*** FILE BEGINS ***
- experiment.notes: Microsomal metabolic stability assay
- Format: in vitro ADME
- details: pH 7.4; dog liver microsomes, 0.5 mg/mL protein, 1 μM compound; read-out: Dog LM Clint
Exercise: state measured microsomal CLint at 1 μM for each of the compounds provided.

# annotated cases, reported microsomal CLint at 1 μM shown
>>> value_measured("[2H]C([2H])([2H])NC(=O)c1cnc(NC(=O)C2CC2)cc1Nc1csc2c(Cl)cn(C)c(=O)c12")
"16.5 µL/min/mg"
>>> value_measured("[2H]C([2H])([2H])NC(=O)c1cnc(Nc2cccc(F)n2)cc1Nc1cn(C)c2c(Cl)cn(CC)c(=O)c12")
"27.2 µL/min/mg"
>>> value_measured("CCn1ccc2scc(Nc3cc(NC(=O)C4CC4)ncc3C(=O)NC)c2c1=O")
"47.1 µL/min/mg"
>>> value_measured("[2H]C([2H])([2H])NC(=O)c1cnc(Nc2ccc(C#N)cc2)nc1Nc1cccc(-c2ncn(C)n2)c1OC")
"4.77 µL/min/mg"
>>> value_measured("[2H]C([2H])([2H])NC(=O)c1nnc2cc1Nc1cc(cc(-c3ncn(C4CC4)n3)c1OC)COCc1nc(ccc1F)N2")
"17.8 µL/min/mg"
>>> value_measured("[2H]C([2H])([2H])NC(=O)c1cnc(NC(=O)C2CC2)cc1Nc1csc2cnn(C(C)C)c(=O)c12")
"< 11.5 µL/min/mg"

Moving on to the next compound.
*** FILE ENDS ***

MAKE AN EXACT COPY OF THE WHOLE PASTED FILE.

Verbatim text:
- experiment.notes: Microsomal metabolic stability assay
- Format: in vitro ADME
- details: pH 7.4; dog liver microsomes, 0.5 mg/mL protein, 1 μM compound; read-out: Dog LM Clint
Exercise: state measured microsomal CLint at 1 μM for each of the compounds provided.

# annotated cases, reported microsomal CLint at 1 μM shown
>>> value_measured("[2H]C([2H])([2H])NC(=O)c1cnc(NC(=O)C2CC2)cc1Nc1csc2c(Cl)cn(C)c(=O)c12")
"16.5 µL/min/mg"
>>> value_measured("[2H]C([2H])([2H])NC(=O)c1cnc(Nc2cccc(F)n2)cc1Nc1cn(C)c2c(Cl)cn(CC)c(=O)c12")
"27.2 µL/min/mg"
>>> value_measured("CCn1ccc2scc(Nc3cc(NC(=O)C4CC4)ncc3C(=O)NC)c2c1=O")
"47.1 µL/min/mg"
>>> value_measured("[2H]C([2H])([2H])NC(=O)c1cnc(Nc2ccc(C#N)cc2)nc1Nc1cccc(-c2ncn(C)n2)c1OC")
"4.77 µL/min/mg"
>>> value_measured("[2H]C([2H])([2H])NC(=O)c1nnc2cc1Nc1cc(cc(-c3ncn(C4CC4)n3)c1OC)COCc1nc(ccc1F)N2")
"17.8 µL/min/mg"
>>> value_measured("[2H]C([2H])([2H])NC(=O)c1cnc(NC(=O)C2CC2)cc1Nc1csc2cnn(C(C)C)c(=O)c12")
"< 11.5 µL/min/mg"

Moving on to the next compound.